Zambia is one of nine countries hard hit by the AIDS pandemic in sub-Saharan Africa. Dr. Michael Bush is a senior medical advisor at a hospice for Zambia's terminally ill patients. The 120-bed hospice is located about 15 kilometers from Lusaka in Chilanga Township. It sits in a small, clean block of green lawns, hostels and a church. It's more often called Mother of Mercy hospice because of the care it's currently giving to 350 poor, outcast, and terminally ill patients with HIV/AIDS. The hospice was established in 1989 with donations from well-wishers and Christian organizations.
Dr. Bush says the patients are near the end of their lives and need home care. But many have been rejected by their families and live alone in their huts. He says the hospice gives the type of care the government and even families are not providing.
"Part of our aim is to build hospices in Africa for people who are severely ill, terminally ill, but have nowhere to go. Rather than die in the corner of the hut, in really atrocious circumstances, it was better to bring them into the hospice where they could have care that they needed (so) that they could die with dignity, they could be cleaned, they could be specially taken care of…their physical needs taken care of and their psychological needs taken care of. People who are close to death often have a lot of psychological and spiritual problems as well, and these are taken care of at the hospice," he says.
Although officially a Catholic institution, Mother of Mercy provides medical, emotional and physical care to many religious and ethnic groupings, including Moslems, Christians and Jews.
The government and international donors are working to contain the epidemic. For example, the government provides free antiretroviral drugs to over 150,000 people living with HIV.
Dr. Bush says, "The majority of the [HIV-positive] people that come into the hospice are [also] infected with tuberculosis. We can treat TB, and we have at our fingertips antiretroviral drugs given out free via the international community. You know American money is channeled through various NGOs and they supply drugs for free."
As a result, the HIV prevalence rate among Zambia's 12 million people has dropped from 16 to 14 per cent.
The hospice is planning to open a school for AIDS orphans – children whose parents died from the illness. Most of the children have no one to take care of them, so they will live at the school and will be taken care of by the hospice volunteers.
There are several hospices in different parts of Zambia. They supplement government programs by working in communities that are challenged economically as well as by hunger and disease. Most of the other hospices also provide care for HIV/AIDS although they are not linked to the Catholic Church. Some are set up by families or individuals with friends or family infected with HIV.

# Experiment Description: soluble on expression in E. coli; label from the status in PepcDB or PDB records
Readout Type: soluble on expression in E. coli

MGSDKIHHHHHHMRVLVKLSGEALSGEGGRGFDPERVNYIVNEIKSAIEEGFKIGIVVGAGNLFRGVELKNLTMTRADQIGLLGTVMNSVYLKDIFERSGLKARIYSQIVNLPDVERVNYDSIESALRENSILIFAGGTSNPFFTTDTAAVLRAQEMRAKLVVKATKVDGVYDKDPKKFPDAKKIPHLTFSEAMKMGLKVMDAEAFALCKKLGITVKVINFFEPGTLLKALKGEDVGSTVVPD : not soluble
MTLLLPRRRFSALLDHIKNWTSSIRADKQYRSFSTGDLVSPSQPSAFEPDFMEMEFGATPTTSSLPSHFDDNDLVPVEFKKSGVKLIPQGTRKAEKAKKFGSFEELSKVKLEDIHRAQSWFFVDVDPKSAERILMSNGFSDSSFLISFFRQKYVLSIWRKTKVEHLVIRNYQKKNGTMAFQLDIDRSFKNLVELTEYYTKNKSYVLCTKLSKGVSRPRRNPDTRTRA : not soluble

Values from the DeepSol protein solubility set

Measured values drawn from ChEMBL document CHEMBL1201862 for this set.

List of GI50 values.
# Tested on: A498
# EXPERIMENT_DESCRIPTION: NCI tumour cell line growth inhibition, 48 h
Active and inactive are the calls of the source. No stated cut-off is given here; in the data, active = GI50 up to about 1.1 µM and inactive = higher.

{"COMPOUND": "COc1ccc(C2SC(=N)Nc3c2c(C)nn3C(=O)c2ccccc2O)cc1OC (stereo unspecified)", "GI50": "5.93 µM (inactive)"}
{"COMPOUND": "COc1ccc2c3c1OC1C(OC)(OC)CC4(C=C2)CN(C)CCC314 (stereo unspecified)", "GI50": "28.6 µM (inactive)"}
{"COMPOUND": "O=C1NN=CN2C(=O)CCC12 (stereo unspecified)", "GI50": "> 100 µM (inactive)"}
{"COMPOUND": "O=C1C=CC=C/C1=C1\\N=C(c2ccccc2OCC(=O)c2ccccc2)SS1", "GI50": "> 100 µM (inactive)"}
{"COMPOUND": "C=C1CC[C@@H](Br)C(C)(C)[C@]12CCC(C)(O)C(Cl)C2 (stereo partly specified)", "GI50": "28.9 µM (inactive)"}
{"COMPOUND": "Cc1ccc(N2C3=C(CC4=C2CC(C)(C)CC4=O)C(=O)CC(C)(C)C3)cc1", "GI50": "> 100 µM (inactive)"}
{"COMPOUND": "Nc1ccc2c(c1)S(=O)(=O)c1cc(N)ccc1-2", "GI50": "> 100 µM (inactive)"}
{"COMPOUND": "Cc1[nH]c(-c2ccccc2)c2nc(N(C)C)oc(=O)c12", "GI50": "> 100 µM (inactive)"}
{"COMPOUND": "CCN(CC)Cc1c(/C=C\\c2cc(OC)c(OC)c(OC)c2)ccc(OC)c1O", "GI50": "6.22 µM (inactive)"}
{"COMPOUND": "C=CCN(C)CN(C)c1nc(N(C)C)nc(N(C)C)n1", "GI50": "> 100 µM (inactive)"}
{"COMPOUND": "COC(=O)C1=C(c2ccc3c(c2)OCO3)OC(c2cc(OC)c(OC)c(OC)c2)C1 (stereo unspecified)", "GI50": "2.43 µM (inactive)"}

The Treatment Advocacy and Literacy Campaign, TALC, is a leading Zambian advocacy group that lobbies for fair access to AIDS treatment.
Clementine Mumba is the group's chairperson. She says the government should consider supporting hospices and donors and others will help build more.
She says the hospices do as well or better than government institutions that treat HIV patients, like the country's largest government-run treatment center, University Teaching Hospital (UTH).
Mumba says "(The hospices are doing a commendable job in that) When you look at the situation at UTH and then compare them to some of these hospices, you will agree with that they are far much better looked after and cared for (patients) in terms of nutrition...The food they give the patients…in terms of the cleanliness and also in the administration of the staff. I think they are doing a very commendable job. [However], they are catering to a small number of people in the nation [because they are] depending on well-wishers for the resources they use at their institutions."
The Zambian authorities say they cannot spend more than what is annually allocated to the Ministry of Health. The government says it can only provide services according to the availability of financial and material support.
Zambia is one of the countries most affected by HIV in the world. About one million of an estimated 12 million people are HIV positive.
Health advocates estimate that nearly 500 Zambians die of AIDS-related illnesses each day and people continue to get infected daily.
HIV/AIDS has weakened the extended family system in Zambia. Also, widespread poverty, unemployment and the burden of orphans makes it almost impossible for the Zambian government to look after terminally ill people.
The staff at Mother of Mercy Hospice says they recognize and support people living with AIDS in what is still a stigmatizing environment.
Dr. Bush says although the demand is high and resources limited, the hospice tries to respond to every call it receives. He believes that most hospice patients die without pain.